Ars Poetica:


Tuesday, July 1, 2014

Compulsive Reader Newsletter for July is out

The Compulsive Reader Newsletter for July has now gone out.  According to my reports, they have all been delivered, but if, for some reason, you don't have yours (or you want to preview before subscribing), just drop by our archive here for a copy:
Compulsive Reader News July

The newsletter this month has the usual bunch of reviews and interviews including Elizabeth Gilbert, Christos Tsiolklas, Sheila Kohler and lots more, as well as all the latest literary news, and three great giveaways (including some things you just can't buy).  If you aren't a subscriber, it's free, we only send out newsletters once a month, and you can sign up in a few seconds at the Compulsive Reader site:


Monday, June 30, 2014

Poetry Monday: Radiance at the podcast

A few weeks ago, I featured Andy Kissane's Radiance here on Poetry Monday, and as a follow-on to that, I invited Andy to drop by The Compulsive Reader Talks to read from his book and chat to me about the poems. Rather than send you over the show, I thought I'd bring the show to you, so here it is.  I think you'll enjoy it. Andy was a charming guest, and his readings particularly vivid. 
If you'd like to read the full review of Radiance, you can check that out here:

Sunday, June 22, 2014

On Changing the World

I've just started Wesleyan University's How to Change the World course on Coursera.  Why?  Because I'm actually overloaded at my day job at the moment, in the midst of writing a difficult, troubled novel with a structural issue that needs resolving, working on a few long poems, and managing my family's busy, sometimes chaotic life (not always in that order).  Is that a good reason?  Probably not.  I should be cutting back, not taking more on, but you know, I think there's an argument in there about doing the counter-intuitive thing.  It's like taking time to meditate when you're so stressed and busy that brushing your hair seems like an unwarranted luxury.  I mean not everything I've been doing has been giving me emotional satisfaction, and thinking about the bigger picture and actually taking a little time to reflect always seems to improve my productivity.  Or maybe I'm just rationalising how easy it is to distract me at the moment.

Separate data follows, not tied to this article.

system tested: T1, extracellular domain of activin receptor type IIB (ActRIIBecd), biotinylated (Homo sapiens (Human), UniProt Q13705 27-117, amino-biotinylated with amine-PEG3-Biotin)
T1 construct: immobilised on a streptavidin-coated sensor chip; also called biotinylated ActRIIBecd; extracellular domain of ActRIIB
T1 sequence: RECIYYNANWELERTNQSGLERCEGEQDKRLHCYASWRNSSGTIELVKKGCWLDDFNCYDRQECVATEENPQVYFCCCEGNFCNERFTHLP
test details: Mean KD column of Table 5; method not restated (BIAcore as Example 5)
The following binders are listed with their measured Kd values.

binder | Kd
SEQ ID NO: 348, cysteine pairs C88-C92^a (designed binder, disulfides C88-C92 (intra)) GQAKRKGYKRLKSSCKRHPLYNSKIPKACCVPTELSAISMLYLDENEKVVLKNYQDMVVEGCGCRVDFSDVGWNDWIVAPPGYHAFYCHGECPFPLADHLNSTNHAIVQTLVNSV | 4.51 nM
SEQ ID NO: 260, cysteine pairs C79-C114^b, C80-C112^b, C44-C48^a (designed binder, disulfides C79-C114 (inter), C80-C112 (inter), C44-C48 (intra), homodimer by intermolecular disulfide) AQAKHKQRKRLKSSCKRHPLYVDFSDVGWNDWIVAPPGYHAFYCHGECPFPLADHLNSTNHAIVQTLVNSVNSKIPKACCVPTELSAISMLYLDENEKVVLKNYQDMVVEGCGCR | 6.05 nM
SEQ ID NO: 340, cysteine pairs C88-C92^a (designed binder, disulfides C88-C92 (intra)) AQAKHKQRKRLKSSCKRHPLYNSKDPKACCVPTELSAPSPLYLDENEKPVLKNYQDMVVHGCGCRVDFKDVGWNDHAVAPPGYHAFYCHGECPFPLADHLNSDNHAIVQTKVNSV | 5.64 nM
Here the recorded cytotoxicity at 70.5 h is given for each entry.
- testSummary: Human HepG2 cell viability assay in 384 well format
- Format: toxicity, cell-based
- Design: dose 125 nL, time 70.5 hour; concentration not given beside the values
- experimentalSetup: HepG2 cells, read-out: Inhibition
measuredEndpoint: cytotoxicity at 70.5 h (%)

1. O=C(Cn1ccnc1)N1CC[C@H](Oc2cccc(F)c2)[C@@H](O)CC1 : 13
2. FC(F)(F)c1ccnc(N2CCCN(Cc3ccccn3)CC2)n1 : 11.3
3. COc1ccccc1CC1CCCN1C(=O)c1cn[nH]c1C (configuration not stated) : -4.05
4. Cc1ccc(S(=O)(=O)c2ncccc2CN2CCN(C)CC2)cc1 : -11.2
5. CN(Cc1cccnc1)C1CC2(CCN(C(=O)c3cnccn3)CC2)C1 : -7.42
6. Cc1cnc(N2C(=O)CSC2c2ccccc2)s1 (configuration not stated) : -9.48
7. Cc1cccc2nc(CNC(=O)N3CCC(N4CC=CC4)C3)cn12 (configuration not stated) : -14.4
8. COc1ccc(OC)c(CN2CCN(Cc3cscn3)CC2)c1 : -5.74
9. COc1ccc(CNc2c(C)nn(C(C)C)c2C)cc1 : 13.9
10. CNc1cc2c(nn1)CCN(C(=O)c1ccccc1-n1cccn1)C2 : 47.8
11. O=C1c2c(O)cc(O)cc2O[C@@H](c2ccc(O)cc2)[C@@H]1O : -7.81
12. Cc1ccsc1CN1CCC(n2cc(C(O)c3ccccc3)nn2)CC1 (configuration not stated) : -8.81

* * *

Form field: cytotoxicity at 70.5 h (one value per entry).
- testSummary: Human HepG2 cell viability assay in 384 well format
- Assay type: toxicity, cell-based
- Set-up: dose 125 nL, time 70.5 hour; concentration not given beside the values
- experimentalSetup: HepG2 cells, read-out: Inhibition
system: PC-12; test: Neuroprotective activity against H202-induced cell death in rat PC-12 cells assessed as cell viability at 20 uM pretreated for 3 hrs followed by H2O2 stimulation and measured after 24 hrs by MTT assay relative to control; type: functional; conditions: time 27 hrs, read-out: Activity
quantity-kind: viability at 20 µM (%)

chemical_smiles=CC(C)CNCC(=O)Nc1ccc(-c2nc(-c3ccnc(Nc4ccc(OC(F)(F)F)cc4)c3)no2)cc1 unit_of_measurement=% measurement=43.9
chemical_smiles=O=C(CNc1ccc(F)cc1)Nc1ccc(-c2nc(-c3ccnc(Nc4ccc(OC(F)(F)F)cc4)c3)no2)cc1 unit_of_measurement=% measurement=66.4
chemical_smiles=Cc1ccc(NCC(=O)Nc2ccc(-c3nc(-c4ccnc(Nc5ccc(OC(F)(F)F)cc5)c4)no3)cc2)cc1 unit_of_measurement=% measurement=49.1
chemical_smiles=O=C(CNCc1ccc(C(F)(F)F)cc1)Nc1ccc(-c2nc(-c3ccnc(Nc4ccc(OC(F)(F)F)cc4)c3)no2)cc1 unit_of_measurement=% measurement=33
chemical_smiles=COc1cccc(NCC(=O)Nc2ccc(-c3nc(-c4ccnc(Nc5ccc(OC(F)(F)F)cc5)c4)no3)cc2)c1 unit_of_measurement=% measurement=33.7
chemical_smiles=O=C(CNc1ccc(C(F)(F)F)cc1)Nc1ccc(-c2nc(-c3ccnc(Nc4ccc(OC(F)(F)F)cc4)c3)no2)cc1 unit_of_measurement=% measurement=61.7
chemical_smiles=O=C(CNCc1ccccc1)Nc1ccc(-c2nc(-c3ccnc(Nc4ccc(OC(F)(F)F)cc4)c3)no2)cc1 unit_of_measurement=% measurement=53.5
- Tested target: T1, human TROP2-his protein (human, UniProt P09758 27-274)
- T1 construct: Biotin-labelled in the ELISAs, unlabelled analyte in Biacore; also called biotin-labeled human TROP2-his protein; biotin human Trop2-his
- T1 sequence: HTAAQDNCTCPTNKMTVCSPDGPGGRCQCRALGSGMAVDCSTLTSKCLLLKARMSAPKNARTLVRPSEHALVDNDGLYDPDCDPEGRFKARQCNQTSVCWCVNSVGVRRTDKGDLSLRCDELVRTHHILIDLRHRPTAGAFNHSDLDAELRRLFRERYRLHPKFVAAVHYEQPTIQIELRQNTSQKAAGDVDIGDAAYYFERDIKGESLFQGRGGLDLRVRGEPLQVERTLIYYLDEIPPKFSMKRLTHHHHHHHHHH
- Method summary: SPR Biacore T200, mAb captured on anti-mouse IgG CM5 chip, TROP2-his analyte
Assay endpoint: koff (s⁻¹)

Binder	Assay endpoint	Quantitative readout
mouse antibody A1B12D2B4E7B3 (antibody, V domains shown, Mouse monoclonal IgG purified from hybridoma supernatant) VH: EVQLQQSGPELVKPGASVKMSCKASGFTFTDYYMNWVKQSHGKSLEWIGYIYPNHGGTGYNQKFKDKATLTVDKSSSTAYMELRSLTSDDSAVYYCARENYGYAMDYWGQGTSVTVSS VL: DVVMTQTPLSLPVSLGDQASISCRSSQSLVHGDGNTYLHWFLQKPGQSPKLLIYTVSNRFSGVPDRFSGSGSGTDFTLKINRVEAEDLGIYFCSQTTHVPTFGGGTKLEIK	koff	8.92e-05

Actually I was about to press the "un-enroll" button when I decided to just have a quick look at the syllabus first, and before I knew it, I'd already gotten through the first 3 readings, watched the videos and become completely engrossed.  I'm ready to begin applying this kind of thinking to whatever else I'm doing - to energise me a little bit about all those other projects.  First topic is "Social Goods and the Commons".  This is a subject that holds endless fascination for me, both in terms of shared physical spaces (I have a few local ones in mind), and in terms of creative commons or collaborative work.  I'm excited about the very practical and relevant nature of the first assignment, and the way Michael S Roth, president of Wesleyan and also the course developer and primary teacher, has designed the course to allow the 200,000 (!) students taking it to align the notion of making a positive difference in the world with our own aesthetics and skills.  I've done this kind of thing (a MOOC if you like acronyms) before (notably ModPo - just look it up on my blog here for a week by week gush) and it's a perfect example of social goods and creative commons.  One of the readings which drew me straight in was this interview with the amazing Lewis Hyde, whose book The Gift moved me many years ago, and still provides a beautifully written treatise on what it means to create art (or as Atwood put it: "how to maintain yourself alive in a world of money, when the essential part of what you do cannot be bought or sold").  I can't swear that I'll do this course as fully as I'd like.  Depending on my workload I might dip in and out and just do the readings at night instead of reading a new novel (sorry to everyone who is waiting on a review...).  But what I will try to do is to share (pass on, as is appropriate for this kind of gift) the nuggets of insight that I might gain.